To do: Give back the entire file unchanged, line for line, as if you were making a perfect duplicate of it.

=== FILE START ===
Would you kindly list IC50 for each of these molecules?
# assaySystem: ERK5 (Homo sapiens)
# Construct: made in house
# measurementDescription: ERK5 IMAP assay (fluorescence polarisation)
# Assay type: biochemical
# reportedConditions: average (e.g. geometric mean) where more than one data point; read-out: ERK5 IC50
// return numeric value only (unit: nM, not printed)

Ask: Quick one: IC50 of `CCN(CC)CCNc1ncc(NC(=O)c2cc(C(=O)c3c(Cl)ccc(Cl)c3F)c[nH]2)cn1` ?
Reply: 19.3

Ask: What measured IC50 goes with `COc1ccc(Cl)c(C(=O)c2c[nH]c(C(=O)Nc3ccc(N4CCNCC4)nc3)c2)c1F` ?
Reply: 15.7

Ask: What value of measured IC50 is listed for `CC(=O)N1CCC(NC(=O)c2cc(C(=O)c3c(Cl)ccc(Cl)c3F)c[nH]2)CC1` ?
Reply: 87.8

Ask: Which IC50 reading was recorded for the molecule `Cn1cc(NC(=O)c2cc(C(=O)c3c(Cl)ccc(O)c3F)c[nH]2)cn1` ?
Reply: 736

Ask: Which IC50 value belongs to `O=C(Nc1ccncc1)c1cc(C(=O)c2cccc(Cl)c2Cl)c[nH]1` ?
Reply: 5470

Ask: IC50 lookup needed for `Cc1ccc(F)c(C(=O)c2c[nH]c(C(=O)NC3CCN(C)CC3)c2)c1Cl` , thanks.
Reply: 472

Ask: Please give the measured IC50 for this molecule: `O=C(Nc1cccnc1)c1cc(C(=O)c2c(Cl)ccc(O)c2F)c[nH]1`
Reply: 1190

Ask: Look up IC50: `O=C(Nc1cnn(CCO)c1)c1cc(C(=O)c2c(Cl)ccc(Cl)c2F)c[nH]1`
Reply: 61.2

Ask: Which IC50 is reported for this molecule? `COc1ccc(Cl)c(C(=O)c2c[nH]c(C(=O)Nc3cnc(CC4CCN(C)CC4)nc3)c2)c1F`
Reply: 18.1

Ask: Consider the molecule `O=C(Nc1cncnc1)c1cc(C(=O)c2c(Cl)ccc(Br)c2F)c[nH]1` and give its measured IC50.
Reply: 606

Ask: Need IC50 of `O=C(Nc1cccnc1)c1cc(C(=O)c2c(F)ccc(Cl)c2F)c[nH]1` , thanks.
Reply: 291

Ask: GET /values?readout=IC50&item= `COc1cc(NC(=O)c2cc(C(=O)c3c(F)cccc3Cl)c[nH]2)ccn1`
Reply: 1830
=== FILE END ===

Would you kindly list IC50 for each of these molecules?
# assaySystem: ERK5 (Homo sapiens)
# Construct: made in house
# measurementDescription: ERK5 IMAP assay (fluorescence polarisation)
# Assay type: biochemical
# reportedConditions: average (e.g. geometric mean) where more than one data point; read-out: ERK5 IC50
// return numeric value only (unit: nM, not printed)

Ask: Quick one: IC50 of `CCN(CC)CCNc1ncc(NC(=O)c2cc(C(=O)c3c(Cl)ccc(Cl)c3F)c[nH]2)cn1` ?
Reply: 19.3

Ask: What measured IC50 goes with `COc1ccc(Cl)c(C(=O)c2c[nH]c(C(=O)Nc3ccc(N4CCNCC4)nc3)c2)c1F` ?
Reply: 15.7

Ask: What value of measured IC50 is listed for `CC(=O)N1CCC(NC(=O)c2cc(C(=O)c3c(Cl)ccc(Cl)c3F)c[nH]2)CC1` ?
Reply: 87.8

Ask: Which IC50 reading was recorded for the molecule `Cn1cc(NC(=O)c2cc(C(=O)c3c(Cl)ccc(O)c3F)c[nH]2)cn1` ?
Reply: 736

Ask: Which IC50 value belongs to `O=C(Nc1ccncc1)c1cc(C(=O)c2cccc(Cl)c2Cl)c[nH]1` ?
Reply: 5470

Ask: IC50 lookup needed for `Cc1ccc(F)c(C(=O)c2c[nH]c(C(=O)NC3CCN(C)CC3)c2)c1Cl` , thanks.
Reply: 472

Ask: Please give the measured IC50 for this molecule: `O=C(Nc1cccnc1)c1cc(C(=O)c2c(Cl)ccc(O)c2F)c[nH]1`
Reply: 1190

Ask: Look up IC50: `O=C(Nc1cnn(CCO)c1)c1cc(C(=O)c2c(Cl)ccc(Cl)c2F)c[nH]1`
Reply: 61.2

Ask: Which IC50 is reported for this molecule? `COc1ccc(Cl)c(C(=O)c2c[nH]c(C(=O)Nc3cnc(CC4CCN(C)CC4)nc3)c2)c1F`
Reply: 18.1

Ask: Consider the molecule `O=C(Nc1cncnc1)c1cc(C(=O)c2c(Cl)ccc(Br)c2F)c[nH]1` and give its measured IC50.
Reply: 606

Ask: Need IC50 of `O=C(Nc1cccnc1)c1cc(C(=O)c2c(F)ccc(Cl)c2F)c[nH]1` , thanks.
Reply: 291

Ask: GET /values?readout=IC50&item= `COc1cc(NC(=O)c2cc(C(=O)c3c(F)cccc3Cl)c[nH]2)ccn1`
Reply: 1830